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Re: [Libguestfs] [PATCH] v2v: virtio-win: include *.dll too


There are some packaging scripts and proposed BZs for making the iso
and rpm contents rational. Adding Cole, since he is owner of at least
one of the BZs.


On Tue, Nov 10, 2015 at 09:17:48AM +1100, Vadim Rozenfeld wrote:
On Mon, 2015-11-09 at 18:08 +0300, Roman Kagan wrote:
On Sun, Nov 08, 2015 at 10:15:31AM +0200, Yan Vugenfirer wrote:
> > On 06 Nov 2015, at 08:51, Vadim Rozenfeld <vrozenfe redhat com> wrote:
> >
> > On Thu, 2015-11-05 at 21:46 +0000, Richard W.M. Jones wrote:
> >> On Thu, Oct 29, 2015 at 11:05:42AM +1100, Vadim Rozenfeld wrote:
> >>> On Wed, 2015-10-28 at 14:53 +0300, Roman Kagan wrote:
> >>>>  1) tell which devices can be configured
> >>> Not sure that I fully understated your question. but if you are going to
> >>> create some sort of off-line automatic virtio-win drivers update
> >>> utility, then it shouldn't be too complicated. Firs of all you will need
> >>> to obtain the Windows kernel version by reading the following Registry
> >>> key - "HKLM\SOFTWARE\Microsoft\Windows NT\CurrentVersion". Let's say it
> >>> 6.3, which means that it is Win8.1 or WS2012R2, parsing "BuildLabEx"
> >>> string from the same hive will give you information about the platform
> >>> bitness. Next you need to go through inf files, and find "DriverVer"
> >>> string, like this one . taken from from vioscsi.inf
> >>>
> >>> DriverVer=08/01/2015,
> >>>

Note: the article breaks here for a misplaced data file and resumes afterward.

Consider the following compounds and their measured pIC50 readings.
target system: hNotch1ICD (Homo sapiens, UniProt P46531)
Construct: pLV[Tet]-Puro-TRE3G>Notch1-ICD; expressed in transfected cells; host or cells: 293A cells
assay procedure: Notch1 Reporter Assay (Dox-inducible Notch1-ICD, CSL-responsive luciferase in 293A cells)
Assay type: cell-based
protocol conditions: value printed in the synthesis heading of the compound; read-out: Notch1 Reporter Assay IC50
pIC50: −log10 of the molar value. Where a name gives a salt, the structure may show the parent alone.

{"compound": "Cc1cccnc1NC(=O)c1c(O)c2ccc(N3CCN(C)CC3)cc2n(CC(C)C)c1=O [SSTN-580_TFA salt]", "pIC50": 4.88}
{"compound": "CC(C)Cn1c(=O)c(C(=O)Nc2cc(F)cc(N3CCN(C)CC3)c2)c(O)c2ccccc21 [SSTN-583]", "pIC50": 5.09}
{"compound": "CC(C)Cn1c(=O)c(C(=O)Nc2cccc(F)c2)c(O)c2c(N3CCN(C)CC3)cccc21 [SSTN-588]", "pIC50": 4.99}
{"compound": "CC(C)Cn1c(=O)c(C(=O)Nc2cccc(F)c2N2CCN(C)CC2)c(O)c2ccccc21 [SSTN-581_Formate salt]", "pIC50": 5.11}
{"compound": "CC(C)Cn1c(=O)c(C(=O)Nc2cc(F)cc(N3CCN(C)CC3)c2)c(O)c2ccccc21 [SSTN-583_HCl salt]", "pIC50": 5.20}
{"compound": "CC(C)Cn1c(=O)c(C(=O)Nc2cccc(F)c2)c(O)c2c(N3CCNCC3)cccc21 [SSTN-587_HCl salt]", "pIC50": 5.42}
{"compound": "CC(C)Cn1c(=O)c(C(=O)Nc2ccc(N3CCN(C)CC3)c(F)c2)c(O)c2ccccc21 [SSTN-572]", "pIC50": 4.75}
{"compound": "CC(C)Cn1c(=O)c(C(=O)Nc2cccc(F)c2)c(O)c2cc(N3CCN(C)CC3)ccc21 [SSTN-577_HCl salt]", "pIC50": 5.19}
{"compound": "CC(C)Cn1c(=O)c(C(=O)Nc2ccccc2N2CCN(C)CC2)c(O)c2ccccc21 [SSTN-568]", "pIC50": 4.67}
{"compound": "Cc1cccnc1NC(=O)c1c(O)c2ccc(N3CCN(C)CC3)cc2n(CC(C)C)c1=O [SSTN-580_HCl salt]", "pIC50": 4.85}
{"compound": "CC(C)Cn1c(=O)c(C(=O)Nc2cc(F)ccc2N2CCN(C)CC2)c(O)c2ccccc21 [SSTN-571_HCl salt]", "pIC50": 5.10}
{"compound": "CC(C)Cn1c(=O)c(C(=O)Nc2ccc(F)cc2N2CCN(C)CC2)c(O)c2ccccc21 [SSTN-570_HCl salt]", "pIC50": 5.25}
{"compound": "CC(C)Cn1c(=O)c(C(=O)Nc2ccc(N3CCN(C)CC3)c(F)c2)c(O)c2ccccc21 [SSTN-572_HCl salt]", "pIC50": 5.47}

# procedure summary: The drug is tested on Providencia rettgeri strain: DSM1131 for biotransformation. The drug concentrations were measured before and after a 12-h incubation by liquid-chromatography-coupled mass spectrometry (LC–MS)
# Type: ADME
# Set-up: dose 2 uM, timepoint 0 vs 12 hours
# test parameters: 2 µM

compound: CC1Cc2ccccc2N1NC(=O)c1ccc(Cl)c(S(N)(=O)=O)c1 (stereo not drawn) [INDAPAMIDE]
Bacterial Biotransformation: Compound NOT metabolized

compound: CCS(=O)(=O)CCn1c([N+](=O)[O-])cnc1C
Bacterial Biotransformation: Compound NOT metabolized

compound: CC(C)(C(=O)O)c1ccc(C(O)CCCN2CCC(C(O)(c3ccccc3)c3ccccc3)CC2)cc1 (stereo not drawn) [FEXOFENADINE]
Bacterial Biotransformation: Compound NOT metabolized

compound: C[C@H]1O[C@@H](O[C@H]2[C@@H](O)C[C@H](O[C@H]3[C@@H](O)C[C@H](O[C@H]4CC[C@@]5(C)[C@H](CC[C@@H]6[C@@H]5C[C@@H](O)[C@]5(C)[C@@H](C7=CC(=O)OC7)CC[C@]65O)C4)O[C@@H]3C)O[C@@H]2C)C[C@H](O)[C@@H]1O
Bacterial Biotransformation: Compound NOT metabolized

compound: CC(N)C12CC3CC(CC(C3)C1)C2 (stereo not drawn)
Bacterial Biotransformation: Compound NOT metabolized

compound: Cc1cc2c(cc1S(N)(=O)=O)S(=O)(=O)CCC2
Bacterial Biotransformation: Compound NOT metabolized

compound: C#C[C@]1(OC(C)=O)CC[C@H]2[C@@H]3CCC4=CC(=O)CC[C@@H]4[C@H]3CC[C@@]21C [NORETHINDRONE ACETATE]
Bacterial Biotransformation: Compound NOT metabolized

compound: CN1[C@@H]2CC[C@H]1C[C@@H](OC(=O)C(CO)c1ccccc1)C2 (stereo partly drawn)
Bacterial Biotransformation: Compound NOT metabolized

> >>> This string contains build time and version stamps. The version stamp
> >>> looks as follow ""
> >>> where 62 means a target Windows kernel version multiplied by 10. In this
> >>> case it is 6.2 which means Win8 or WS2012
> >>> 72 - the target host platform version multiplied bu 10 (was RHEL7.2)
> >>> 104 just a magic number, but it can be changed, don't make any
> >>> assumption based on this number.
> >>> 10800 our internal build number (build 108) multiplied by 100
> >>
> >> Hi Vadim,
> >>
> >> I've almost finished implementing this, but I have a couple of
> >> technical questions:
> >>
> >> (1) How can we tell from the .inf file what architecture (x86 or
> >> amd64) the driver is for?  There is a [Manufacturer] section which
> >> looks hopeful, eg:
> >>
> >>  [Manufacturer]
> >>  %RHEL%   = RHEL,NTAMD64
> >>
> >> but the contents are not very consistent across all the .inf files I
> >> have access to.
> >
> > Hi Richard,
> >
> > It should be consistent. We do specify target architecture (amd64 or
> > x86) when stamping inf/inx files. IIRC, qemupciserial.inf is the only
> > exception, but it goes without binaries. In any case, if you are going
> > to use existing distribution media, you can rely on the media layout -
> > for example, if "amd64" is a part of your current path - you are in
> > 64-bit directory.
> >>
> >> (2) If we have a directory containing multiple drivers, can we assume
> >> that if any .inf file found matches the guest OS, then all those
> >> drivers can be installed?  So far this appears to be true.
> > Yes, we will never mix 32 and 64 bit drivers into the same directory.
> > I swear:)
> >
> >> If not
> >> then we have to start associating drivers with .inf files, which seems
> >> a bit complicated.
> >>
> >> (3) You write:
> >>
> >>> If you found an inf file with the matching minor OS (6 in our case)
> >>> version and matching or less but close minor version number (2 vs 3)